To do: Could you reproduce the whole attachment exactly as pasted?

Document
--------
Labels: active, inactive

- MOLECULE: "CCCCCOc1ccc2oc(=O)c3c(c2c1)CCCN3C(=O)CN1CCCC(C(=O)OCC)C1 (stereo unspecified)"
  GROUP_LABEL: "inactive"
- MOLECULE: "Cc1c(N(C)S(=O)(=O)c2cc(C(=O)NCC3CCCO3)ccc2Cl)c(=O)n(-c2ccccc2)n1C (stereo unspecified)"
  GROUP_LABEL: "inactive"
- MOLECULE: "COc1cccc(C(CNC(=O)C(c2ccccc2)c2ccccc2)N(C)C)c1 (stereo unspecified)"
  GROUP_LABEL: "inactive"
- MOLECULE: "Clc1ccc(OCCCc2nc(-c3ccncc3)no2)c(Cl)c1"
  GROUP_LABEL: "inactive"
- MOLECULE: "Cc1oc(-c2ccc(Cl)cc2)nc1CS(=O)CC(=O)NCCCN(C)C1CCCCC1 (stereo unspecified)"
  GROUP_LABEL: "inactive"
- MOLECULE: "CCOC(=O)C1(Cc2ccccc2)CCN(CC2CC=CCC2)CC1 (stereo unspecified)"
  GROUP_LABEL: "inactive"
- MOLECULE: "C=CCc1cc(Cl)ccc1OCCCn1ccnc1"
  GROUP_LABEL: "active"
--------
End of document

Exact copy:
Labels: active, inactive

- MOLECULE: "CCCCCOc1ccc2oc(=O)c3c(c2c1)CCCN3C(=O)CN1CCCC(C(=O)OCC)C1 (stereo unspecified)"
  GROUP_LABEL: "inactive"
- MOLECULE: "Cc1c(N(C)S(=O)(=O)c2cc(C(=O)NCC3CCCO3)ccc2Cl)c(=O)n(-c2ccccc2)n1C (stereo unspecified)"
  GROUP_LABEL: "inactive"
- MOLECULE: "COc1cccc(C(CNC(=O)C(c2ccccc2)c2ccccc2)N(C)C)c1 (stereo unspecified)"
  GROUP_LABEL: "inactive"
- MOLECULE: "Clc1ccc(OCCCc2nc(-c3ccncc3)no2)c(Cl)c1"
  GROUP_LABEL: "inactive"
- MOLECULE: "Cc1oc(-c2ccc(Cl)cc2)nc1CS(=O)CC(=O)NCCCN(C)C1CCCCC1 (stereo unspecified)"
  GROUP_LABEL: "inactive"
- MOLECULE: "CCOC(=O)C1(Cc2ccccc2)CCN(CC2CC=CCC2)CC1 (stereo unspecified)"
  GROUP_LABEL: "inactive"
- MOLECULE: "C=CCc1cc(Cl)ccc1OCCCn1ccnc1"
  GROUP_LABEL: "active"